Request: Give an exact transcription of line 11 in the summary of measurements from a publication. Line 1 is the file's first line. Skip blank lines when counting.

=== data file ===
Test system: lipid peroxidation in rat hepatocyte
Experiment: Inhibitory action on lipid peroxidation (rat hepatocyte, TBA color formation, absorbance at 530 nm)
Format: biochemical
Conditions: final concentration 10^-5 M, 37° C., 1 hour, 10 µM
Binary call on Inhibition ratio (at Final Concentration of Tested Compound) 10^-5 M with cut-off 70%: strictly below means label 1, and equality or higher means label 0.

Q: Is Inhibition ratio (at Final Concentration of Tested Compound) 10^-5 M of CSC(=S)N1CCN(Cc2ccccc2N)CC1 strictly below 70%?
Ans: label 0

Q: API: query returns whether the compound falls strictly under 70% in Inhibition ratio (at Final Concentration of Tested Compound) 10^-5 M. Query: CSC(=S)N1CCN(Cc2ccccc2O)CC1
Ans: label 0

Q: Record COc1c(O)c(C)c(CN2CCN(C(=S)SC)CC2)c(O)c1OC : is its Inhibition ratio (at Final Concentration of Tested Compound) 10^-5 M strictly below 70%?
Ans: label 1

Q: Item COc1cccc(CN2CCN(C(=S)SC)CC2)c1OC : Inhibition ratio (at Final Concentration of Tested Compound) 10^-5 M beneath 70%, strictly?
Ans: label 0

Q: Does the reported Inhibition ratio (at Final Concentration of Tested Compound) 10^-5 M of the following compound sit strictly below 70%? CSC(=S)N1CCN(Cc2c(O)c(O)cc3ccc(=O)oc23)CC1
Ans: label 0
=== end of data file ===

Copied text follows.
Ans: label 1